Executives have to communicate what they're doing and what they want done for everything from daily tasks to future speculation about the company. However, many executives get stuck in the land of corporatese, using sentence structures and vocabulary that are often dense and just barely understandable to their employees, let alone the general public. With the right tweaks, though, executive communication can go from dense to detailed. Making these changes and speaking in ways that everyone can immediately understand will help you stand out from the crowd. This is valuable if you are trying to find your place in the executive world.
Stop Using Buzzwords So Much
People who have been in their field for a long time tend to fall back on using jargon and buzzwords a lot. This is understandable to an extent, if they're used to speaking only with others in their field. However, when they try to communicate ideas and news to people outside, the language often falls flat. Plus, corporate-speak tends to seep in, with talk of leveraging experience and providing bandwith for situations that have nothing to do with internet connections.
Simplify your language. Avoid words that all other companies seem to be using; for example, stop referring to good workers as ninjas and stop trying to leverage anything. All that does is make your speech more complicated and obscure. Talk about your competent employees instead, and note that you want to build upon your company's experience, for example. Simpler speech helps establish your reputation as someone who can explain concepts and company needs well. That reputation can help you advance.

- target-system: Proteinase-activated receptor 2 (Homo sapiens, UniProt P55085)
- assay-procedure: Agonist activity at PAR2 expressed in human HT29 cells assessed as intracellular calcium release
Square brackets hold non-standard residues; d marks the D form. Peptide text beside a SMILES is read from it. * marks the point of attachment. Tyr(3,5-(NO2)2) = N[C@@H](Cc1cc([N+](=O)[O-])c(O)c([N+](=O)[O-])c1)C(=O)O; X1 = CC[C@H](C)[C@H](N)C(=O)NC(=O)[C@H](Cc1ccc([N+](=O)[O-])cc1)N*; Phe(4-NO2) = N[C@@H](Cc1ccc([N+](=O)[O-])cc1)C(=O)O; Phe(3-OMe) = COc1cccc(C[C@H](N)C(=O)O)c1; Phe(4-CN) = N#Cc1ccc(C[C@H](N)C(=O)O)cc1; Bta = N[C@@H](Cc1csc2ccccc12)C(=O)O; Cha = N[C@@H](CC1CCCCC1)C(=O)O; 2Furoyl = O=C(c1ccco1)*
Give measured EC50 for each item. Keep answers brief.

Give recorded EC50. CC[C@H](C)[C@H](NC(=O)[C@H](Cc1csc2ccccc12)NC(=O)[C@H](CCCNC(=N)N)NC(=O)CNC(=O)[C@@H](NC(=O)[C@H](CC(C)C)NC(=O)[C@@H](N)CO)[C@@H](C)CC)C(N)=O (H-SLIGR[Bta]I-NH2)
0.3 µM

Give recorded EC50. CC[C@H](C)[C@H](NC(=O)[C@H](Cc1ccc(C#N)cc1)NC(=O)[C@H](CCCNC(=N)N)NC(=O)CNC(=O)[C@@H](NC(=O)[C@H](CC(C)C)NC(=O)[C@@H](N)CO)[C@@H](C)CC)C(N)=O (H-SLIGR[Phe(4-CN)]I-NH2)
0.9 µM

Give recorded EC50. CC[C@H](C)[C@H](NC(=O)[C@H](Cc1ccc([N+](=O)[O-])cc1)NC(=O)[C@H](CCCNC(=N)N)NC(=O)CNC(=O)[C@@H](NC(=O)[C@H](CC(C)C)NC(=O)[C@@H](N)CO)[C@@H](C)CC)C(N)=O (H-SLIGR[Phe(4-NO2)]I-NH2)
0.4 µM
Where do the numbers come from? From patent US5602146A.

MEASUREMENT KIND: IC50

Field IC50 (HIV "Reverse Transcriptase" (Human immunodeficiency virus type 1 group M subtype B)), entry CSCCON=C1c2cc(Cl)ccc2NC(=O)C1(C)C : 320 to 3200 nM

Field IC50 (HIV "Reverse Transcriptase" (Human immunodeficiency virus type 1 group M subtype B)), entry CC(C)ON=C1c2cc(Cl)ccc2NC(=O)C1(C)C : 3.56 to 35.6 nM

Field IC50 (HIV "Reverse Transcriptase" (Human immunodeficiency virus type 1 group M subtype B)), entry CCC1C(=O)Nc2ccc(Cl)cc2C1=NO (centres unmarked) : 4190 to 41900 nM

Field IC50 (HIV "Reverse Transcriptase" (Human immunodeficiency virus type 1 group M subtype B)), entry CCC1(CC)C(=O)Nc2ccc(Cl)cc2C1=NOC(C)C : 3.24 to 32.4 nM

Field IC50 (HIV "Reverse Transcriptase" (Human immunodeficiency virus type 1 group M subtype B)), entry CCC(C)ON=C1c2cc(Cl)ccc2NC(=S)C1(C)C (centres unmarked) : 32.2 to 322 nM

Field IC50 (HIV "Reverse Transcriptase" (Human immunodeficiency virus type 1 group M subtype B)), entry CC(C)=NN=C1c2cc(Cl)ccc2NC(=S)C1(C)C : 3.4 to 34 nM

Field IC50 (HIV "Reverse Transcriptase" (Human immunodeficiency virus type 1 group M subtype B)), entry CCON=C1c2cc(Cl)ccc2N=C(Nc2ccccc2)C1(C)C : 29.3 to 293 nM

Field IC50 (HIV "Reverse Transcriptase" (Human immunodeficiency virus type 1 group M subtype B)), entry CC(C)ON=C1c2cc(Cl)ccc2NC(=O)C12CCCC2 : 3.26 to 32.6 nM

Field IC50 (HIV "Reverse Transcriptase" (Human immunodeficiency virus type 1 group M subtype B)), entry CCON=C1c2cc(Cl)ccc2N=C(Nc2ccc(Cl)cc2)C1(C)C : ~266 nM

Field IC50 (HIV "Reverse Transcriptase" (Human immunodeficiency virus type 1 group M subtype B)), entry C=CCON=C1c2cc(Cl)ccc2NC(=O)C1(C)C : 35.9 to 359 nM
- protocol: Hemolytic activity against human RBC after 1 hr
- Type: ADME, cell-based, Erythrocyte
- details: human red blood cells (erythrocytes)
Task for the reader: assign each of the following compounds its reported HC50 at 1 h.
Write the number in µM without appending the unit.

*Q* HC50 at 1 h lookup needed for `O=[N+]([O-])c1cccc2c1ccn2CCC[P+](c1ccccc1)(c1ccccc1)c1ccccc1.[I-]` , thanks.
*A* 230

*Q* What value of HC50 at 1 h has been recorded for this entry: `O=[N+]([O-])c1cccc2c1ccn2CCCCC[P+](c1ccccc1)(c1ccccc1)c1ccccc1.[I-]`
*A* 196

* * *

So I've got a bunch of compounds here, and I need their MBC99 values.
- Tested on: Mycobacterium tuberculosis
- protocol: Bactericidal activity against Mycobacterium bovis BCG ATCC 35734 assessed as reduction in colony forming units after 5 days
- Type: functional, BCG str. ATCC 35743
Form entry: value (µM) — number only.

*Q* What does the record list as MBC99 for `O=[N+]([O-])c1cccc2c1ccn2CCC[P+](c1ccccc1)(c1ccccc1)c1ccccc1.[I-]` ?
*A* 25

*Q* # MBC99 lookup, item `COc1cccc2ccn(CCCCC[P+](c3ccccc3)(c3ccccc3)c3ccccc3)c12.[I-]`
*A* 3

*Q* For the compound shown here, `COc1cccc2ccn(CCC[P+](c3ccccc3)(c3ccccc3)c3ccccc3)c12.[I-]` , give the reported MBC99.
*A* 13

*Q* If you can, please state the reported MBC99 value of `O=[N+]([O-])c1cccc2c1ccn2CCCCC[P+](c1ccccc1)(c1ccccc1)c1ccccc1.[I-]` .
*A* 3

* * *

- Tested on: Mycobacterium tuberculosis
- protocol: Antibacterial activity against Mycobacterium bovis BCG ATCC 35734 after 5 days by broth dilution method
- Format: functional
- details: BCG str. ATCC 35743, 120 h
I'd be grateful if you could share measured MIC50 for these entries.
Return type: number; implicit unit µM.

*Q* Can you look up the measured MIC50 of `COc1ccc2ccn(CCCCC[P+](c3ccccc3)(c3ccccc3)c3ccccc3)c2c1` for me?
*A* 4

Take What You Said and Explain It Again
On a related note is overly complex grammar, which can be just as frustrating as overly complex vocabulary. You don't have to speak as if you were talking to five-year-olds. However, you should be able to talk to people in ways that let them understand everything you're trying to convey. Take a copy of something you recently wrote. Grab the first paragraph and try to explain it again using different language. If you can't, it means that the original concept was so terribly obscured by the language that you yourself can't even interpret it. Aim to write in ways that are easy to reword if someone doesn't understand them.
Make Your Language More Specific
So you're now writing in clearer, simpler language that isn't full of jargon. There's one more change you have to make. Change vague language to specific language. For example, the Harvard Business Review noted in a 2011 article that phrases like "I think" or "I believe" could be interpreted as doubt or uncertainty. That works if you really are trying to convey uncertainty. But if you want to show people you really do believe something, change the phrasing to something like "We're confident," per that same Harvard article.
You may want to hire an executive coach who specializes in communication to help you straighten everything out. These executive coaching professionals can help with more than your words and will guide you toward clearer and more efficient speech.